In July 1914 the Sussex Express announced that it had a new owner and would be modernised, but promised to continue to ‘mirror the life of the district and record fully, faithfully and attractively the social, commercial, religious, political and municipal activities of the county’.
It is fascinating to read the Express in the weeks leading up to the Great War although it is clear that thoughts of conflict were far away.
Britain was of course at war in July 1914 – at war with women! At a meeting of the Central Sussex Women’s Suffrage Society speakers called for men to assist them with their campaign to get the vote.
At Lewes the National Union of Railwaymen met and for the first time a number of women attended the meeting. Women were not happy – a few weeks earlier, suffragettes had set fire to a church in Eastbourne and fake bombs had been left outside the chief constable’s office at the Town Hall.
Also in July 1914 Broncho Bill’s Wild West Circus visited Race Hill, Lewes. Elsie Moore of Southover School was rewarded for never having missed a day’s school in seven years. Rural life continued and there were reports of the Bat & Ball Fair which was held in Chiddingly and said to be one of the oldest in Sussex. (It was named after the nearby Bat & Ball Inn which closed in the early 1900s) It was primarily a sheep fair and in its heyday in the 1860s about 16,000 sheep were sold. In 1914 however there were less than 2,000.
The great attraction of July 1914 was the Fleet which anchored about a mile off the Eastbourne coast. People travelled from all over Sussex to see this special event (there were even trains chartered from as far as Exeter).
The ships that visited were the two-year-old battleship, HMS Marlborough, the battleships HMS St Vincent, HMS Hercules, HMS Superb and HMS Vanguard the dreadnoughts HMS Colossus, HMS Collingwood and HMS Neptune.
These eight ships were due to have been joined by the cruiser HMS Bellona, but it was unable to attend due to ‘special duties.
‘The public were able to row to the ships to look around them. The fleet was brilliantly illuminated at night. In all, there were 1,250 sailors on the ships and it was noted in the local press that HMS Collingwood had an important member of the crew; Prince Albert who was to be the future George VI, the father of Elizabeth II.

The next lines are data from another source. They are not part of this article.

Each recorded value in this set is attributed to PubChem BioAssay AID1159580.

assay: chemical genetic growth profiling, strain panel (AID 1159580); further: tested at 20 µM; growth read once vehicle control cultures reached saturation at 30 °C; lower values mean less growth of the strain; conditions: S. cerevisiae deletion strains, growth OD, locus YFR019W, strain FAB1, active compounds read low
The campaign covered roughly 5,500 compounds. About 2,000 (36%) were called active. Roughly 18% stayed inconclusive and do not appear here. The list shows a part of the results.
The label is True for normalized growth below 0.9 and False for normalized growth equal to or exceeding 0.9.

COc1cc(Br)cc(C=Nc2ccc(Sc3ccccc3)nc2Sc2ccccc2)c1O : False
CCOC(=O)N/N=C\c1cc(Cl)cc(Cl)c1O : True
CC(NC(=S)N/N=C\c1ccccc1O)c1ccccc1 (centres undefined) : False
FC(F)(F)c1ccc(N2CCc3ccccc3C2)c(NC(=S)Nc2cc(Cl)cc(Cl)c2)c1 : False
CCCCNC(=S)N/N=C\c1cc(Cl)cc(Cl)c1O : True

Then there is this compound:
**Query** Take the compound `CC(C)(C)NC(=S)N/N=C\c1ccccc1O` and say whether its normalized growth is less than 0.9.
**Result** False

Life (and death) went on. Just a week before the declaration of war 32-year-old Herbert Brooker was executed at Lewes Prison for the murder of his girlfriend on a railway train at Three Bridges. Brooker , who had served with distinction in the Royal Navy, had stabbed the woman when they were both drunk. The press were not present but the Sussex Express reported that ‘at the stroke of eight, a faint rumble was heard from the prison yard indicating that the prisoner had passed to his doom’.
The only mentions of war were frivolous. Lewes Town Council was described as warlike after it became very heated during a debate on whether the town fire engine should have been used to clear ivy from the walls of St John’s church.
Alderman Savage called the council meeting ‘a load of twaddle’ and others threatened to walk out. When only 13 of the 17 contenders in a walking race at Heathfield finished it was suggested that the missing four runners had ‘gone to war’. This was just two days after the declaration of hostilities.
In July, the only hint of what was to come was a report that the Voluntary Aid Detachment of the Red Cross had held an exercise in the fields around Battle. A number of ‘casualties’ from the Sussex Yeomanry had been distributed around the area with labels attached to them describing their injuries. The men’s detachment of the VAD went into the field to recover the wounded and carried them back to Normanhusrt Court at Catsfield. A room was set aside for use as a hospital ward which was inspected by Colonal Robinson of the Royal Army Medical Corps who congratulated all who took part.
Later in the war, Normanhurst Court was indeed used as a military hospital the only difference being that the casualties had real wounds.